i've made sure that his saddle has been professionally fitted so I know that's not the reason. I've had him adjusted a few times and there wasn't anything other than a rib or two out so I know that's not the reason. He's in a frenchlink eggbutt snaffle with a drop nose band. I lunge him at least 2x per week with side reigns and he does that without issue. So it must be me. What am I doing wrong and what can I do better? Sometimes I just want to give up.
Don't give up... breathe. Training a horse is hard work and definitely not quick to happen. It can take years.. and you're off to a great start. Breathe!!!!!!!!! You are doing a wonderful job at making sure everything is kosher.. that is the mark of a great trainer and horse owner so well done!
Ma'am, it sounds to me like your horse has an overall lack of respect. There can be a lot of reasons. When the situation gets like you're describing it can be because of things we did, and things we didn't do. Sometimes our timing isn't just right and we miss opportunities to communicate effectively so the wires get crossed between us and the horse, or problems will come up and we're not aware of them so we aren't able to fix them. It's totally normal for someone still learning to be in this situation with their horse. It seems to be as common as morning coffee.
The good news is that it's totally fixable, so long as the human is motivated to fix it. So don't sweat it too much! If it seems overwhelming now, just get some help from a more experienced person and/or trainer. A good horseman or horsewoman can identify problem areas, help you overcome learning plateaus, and jump-start your confidence.
I think that people underestimate how much time it takes to learn horsemanship, especially with "quick fixes" being so in-style nowadays. It can be done though if a person has the desire.
As for a solution to your specific problem, I think that the solution is that your entire relationship with your animal has to fundamentally change. If he respects you, he will trust you, listen to you, and take care of you when you're around him or on his back. The only way I know to go about effecting that change is to learn to become a better communicator in 'horse language'.
Yes, but it'll come.
I don't remember all the details of what you described, but my first impression is one of a horse in pain or discomfort. I know you had the saddle fitted and you said you had him adjusted and that a rib or two was out. Interesting, because that was one thing that came to mind; that he might have a rib out. This would accoiunt for grumpiness at girthing , stiffness going one direction more over the other, leaning in, bracing the back and running through the bit.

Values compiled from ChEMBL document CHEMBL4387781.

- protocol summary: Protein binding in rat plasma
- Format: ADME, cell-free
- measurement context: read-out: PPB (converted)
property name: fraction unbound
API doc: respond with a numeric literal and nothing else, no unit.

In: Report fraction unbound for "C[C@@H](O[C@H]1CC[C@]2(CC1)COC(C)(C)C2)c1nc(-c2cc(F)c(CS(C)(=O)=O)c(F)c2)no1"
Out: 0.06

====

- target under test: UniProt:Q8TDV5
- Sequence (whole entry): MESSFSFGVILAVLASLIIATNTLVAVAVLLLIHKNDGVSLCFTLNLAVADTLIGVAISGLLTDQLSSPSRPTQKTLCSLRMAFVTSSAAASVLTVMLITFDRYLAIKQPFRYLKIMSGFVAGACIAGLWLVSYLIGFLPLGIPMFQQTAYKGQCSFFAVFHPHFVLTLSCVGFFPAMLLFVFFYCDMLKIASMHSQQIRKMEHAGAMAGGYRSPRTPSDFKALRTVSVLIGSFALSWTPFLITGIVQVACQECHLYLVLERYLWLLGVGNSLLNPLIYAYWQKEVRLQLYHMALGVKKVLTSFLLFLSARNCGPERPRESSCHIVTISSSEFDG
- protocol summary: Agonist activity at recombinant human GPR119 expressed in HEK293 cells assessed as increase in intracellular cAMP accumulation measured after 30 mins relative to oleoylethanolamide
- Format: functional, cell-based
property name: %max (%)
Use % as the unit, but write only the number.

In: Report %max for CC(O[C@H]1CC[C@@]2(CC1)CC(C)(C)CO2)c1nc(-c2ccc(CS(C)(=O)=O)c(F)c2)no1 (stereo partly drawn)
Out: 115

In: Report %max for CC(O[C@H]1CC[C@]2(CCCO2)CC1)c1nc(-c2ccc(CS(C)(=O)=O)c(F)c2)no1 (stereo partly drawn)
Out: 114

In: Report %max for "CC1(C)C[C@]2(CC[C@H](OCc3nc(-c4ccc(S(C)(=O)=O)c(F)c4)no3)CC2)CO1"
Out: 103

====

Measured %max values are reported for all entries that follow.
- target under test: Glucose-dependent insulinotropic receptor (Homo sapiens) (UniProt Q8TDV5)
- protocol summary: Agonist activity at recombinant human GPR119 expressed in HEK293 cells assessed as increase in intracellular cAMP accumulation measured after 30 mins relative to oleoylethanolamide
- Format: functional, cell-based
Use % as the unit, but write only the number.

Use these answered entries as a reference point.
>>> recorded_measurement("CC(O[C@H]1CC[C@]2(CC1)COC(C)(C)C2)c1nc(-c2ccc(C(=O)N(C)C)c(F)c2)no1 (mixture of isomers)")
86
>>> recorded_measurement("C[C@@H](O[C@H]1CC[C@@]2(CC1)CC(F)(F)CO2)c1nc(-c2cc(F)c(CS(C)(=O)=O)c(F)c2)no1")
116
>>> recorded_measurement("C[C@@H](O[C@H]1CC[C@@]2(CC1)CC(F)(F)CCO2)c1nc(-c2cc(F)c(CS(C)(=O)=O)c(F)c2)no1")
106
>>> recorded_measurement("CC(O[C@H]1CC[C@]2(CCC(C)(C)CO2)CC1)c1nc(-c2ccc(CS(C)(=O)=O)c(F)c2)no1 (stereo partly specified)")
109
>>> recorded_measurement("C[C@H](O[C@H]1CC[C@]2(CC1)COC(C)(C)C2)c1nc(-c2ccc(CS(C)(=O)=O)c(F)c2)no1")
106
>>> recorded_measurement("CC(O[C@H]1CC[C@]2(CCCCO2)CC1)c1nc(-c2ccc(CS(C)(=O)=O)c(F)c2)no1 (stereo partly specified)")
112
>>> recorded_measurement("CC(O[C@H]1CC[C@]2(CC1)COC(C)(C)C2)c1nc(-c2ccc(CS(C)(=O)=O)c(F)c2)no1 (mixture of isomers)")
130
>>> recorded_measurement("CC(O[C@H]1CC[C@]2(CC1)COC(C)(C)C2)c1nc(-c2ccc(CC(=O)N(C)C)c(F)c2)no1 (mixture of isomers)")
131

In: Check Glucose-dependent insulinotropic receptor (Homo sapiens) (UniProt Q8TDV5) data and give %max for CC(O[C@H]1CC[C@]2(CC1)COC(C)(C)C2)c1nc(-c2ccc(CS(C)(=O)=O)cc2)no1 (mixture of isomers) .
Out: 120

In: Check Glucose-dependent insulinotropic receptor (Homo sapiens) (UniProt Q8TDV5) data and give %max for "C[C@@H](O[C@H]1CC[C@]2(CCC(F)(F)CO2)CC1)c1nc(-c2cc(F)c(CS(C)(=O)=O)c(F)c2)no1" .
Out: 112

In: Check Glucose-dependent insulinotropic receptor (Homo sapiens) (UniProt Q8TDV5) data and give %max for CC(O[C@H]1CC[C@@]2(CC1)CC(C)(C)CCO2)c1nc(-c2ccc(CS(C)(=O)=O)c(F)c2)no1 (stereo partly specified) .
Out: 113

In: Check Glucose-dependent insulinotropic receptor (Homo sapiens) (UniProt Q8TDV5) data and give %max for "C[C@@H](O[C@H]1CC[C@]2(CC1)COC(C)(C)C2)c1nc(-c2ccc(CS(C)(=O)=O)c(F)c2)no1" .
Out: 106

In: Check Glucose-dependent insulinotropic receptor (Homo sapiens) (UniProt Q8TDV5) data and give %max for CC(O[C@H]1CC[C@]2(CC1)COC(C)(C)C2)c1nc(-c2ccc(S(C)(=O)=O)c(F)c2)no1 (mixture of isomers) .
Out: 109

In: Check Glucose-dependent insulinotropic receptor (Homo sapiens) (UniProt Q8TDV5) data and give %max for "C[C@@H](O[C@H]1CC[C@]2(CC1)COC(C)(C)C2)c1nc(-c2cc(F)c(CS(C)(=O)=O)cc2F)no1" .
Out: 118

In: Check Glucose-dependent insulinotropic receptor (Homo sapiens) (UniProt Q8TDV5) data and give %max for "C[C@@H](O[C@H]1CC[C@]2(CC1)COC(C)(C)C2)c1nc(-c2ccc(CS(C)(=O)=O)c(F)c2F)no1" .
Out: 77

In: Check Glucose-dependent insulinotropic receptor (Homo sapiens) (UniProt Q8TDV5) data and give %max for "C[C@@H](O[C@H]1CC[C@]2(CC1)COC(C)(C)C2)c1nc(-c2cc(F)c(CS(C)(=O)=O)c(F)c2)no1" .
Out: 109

I agree that you may not have the "alpha" position with the hrose, but if he has a rib out or an ulcer or other sources of chronic pain, it makes for this kind of defensive attitude. When the horse is in a defensive attitude, and you feel that you must be in a position of dominance, it makes for two beings who really don't like being with each other very much. Would you say you enjoy being around him? Or he you?
Do you enjoy his company on the ground, when not riding? What's it like then?
I am sure that you will benefit from becoming more of a consistant leader with him but if he has either real or a remembered habit of pain, then it's going to make progress stall.
Is he like this with anyone who rides him? Does he get enough turn out? Are you feeding him too much grain, perhaps?
I am curious to hear more about your relationship with him.
I also want to know the answers to these questions. Being girthy could mean you could be going too fast, too.. Always take your time and try a different girth. Sometimes the material is bothersome or it pinches or rubs or causes other discomfort.
DO seek more resources like trained riding instructors to help YOU master the techniques like asking for give, using your legs, sitting on your seat bones properly, how to use your hands, etc.. it definitely helps your horse! Read books, research online.. talk to other trainers and other horse owners. Be an active owner, as I like to call it :)
You got this!